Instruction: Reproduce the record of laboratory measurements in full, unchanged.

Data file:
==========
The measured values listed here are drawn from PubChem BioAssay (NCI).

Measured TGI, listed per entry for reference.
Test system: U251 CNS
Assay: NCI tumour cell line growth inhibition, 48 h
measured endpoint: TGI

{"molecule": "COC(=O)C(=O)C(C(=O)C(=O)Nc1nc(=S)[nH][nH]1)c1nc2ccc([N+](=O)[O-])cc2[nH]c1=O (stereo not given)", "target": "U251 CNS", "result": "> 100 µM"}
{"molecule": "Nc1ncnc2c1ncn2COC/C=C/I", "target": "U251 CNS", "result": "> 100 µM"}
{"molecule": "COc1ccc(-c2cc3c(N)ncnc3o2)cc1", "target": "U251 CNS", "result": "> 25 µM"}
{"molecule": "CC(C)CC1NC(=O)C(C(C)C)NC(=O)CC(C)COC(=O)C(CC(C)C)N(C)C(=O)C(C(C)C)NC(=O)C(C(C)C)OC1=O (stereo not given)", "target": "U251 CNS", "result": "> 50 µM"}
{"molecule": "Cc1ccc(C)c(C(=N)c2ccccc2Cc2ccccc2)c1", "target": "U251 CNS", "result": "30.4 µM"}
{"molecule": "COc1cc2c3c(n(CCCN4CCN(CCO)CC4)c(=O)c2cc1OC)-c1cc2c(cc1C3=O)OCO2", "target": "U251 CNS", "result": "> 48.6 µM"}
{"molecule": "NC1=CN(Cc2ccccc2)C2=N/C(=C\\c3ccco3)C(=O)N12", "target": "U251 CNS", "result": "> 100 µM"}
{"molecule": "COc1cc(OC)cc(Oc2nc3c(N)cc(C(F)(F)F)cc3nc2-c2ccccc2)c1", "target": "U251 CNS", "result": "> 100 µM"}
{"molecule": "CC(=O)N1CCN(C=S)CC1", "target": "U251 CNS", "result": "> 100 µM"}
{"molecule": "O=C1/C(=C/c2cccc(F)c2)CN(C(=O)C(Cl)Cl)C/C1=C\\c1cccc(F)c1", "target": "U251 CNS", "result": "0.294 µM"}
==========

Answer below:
The measured values listed here are drawn from PubChem BioAssay (NCI).

Measured TGI, listed per entry for reference.
Test system: U251 CNS
Assay: NCI tumour cell line growth inhibition, 48 h
measured endpoint: TGI

{"molecule": "COC(=O)C(=O)C(C(=O)C(=O)Nc1nc(=S)[nH][nH]1)c1nc2ccc([N+](=O)[O-])cc2[nH]c1=O (stereo not given)", "target": "U251 CNS", "result": "> 100 µM"}
{"molecule": "Nc1ncnc2c1ncn2COC/C=C/I", "target": "U251 CNS", "result": "> 100 µM"}
{"molecule": "COc1ccc(-c2cc3c(N)ncnc3o2)cc1", "target": "U251 CNS", "result": "> 25 µM"}
{"molecule": "CC(C)CC1NC(=O)C(C(C)C)NC(=O)CC(C)COC(=O)C(CC(C)C)N(C)C(=O)C(C(C)C)NC(=O)C(C(C)C)OC1=O (stereo not given)", "target": "U251 CNS", "result": "> 50 µM"}
{"molecule": "Cc1ccc(C)c(C(=N)c2ccccc2Cc2ccccc2)c1", "target": "U251 CNS", "result": "30.4 µM"}
{"molecule": "COc1cc2c3c(n(CCCN4CCN(CCO)CC4)c(=O)c2cc1OC)-c1cc2c(cc1C3=O)OCO2", "target": "U251 CNS", "result": "> 48.6 µM"}
{"molecule": "NC1=CN(Cc2ccccc2)C2=N/C(=C\\c3ccco3)C(=O)N12", "target": "U251 CNS", "result": "> 100 µM"}
{"molecule": "COc1cc(OC)cc(Oc2nc3c(N)cc(C(F)(F)F)cc3nc2-c2ccccc2)c1", "target": "U251 CNS", "result": "> 100 µM"}
{"molecule": "CC(=O)N1CCN(C=S)CC1", "target": "U251 CNS", "result": "> 100 µM"}
{"molecule": "O=C1/C(=C/c2cccc(F)c2)CN(C(=O)C(Cl)Cl)C/C1=C\\c1cccc(F)c1", "target": "U251 CNS", "result": "0.294 µM"}